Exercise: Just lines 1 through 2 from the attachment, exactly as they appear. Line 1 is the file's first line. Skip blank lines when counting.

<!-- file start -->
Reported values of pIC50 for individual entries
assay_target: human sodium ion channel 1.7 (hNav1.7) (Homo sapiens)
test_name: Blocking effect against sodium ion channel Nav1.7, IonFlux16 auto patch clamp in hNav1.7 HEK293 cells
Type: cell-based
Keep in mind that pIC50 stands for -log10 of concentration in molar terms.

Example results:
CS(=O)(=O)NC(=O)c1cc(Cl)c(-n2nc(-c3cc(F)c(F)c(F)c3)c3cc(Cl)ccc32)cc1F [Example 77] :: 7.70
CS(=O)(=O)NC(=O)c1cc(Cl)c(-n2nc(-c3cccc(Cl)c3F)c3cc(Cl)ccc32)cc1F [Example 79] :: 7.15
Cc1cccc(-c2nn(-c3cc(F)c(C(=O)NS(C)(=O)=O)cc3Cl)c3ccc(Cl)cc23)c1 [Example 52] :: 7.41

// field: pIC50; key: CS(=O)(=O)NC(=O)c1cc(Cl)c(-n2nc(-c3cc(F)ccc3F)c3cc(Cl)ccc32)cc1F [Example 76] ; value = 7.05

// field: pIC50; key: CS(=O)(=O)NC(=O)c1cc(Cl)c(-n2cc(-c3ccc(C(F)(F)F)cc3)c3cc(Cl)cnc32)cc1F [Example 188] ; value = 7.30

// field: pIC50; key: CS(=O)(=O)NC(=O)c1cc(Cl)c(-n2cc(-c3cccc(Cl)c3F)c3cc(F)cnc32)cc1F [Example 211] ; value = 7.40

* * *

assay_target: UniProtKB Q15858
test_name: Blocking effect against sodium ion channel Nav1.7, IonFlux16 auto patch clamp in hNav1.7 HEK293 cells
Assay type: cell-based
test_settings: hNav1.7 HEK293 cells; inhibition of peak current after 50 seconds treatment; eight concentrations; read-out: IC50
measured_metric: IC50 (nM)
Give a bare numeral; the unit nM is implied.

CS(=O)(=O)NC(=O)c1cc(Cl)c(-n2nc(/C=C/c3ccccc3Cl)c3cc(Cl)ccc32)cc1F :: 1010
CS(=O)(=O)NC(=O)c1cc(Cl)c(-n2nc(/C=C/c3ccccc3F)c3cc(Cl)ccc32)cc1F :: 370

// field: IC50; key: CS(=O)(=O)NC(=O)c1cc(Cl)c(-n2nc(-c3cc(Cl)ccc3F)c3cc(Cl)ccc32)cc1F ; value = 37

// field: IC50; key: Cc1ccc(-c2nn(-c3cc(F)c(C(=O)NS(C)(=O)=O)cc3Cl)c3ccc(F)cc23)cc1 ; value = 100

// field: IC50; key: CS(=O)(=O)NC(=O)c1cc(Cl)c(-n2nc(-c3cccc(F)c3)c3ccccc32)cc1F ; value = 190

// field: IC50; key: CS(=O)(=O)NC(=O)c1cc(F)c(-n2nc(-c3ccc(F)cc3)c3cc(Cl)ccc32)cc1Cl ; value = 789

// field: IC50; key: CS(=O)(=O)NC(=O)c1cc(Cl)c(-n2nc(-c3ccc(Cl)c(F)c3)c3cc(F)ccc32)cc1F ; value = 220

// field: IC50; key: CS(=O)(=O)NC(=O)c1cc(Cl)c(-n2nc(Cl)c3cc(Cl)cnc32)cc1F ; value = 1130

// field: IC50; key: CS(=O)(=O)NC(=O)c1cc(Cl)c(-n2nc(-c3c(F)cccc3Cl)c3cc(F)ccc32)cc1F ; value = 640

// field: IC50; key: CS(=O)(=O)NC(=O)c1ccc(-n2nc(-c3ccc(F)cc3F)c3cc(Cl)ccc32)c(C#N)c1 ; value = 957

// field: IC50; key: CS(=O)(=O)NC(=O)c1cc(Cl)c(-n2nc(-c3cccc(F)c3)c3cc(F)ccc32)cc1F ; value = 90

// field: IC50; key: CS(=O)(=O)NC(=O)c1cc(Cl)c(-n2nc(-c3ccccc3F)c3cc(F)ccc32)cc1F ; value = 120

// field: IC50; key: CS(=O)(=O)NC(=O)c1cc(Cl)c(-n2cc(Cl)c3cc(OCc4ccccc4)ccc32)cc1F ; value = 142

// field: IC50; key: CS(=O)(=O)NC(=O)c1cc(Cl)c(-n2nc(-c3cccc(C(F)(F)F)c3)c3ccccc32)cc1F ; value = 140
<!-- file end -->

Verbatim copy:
Reported values of pIC50 for individual entries
assay_target: human sodium ion channel 1.7 (hNav1.7) (Homo sapiens)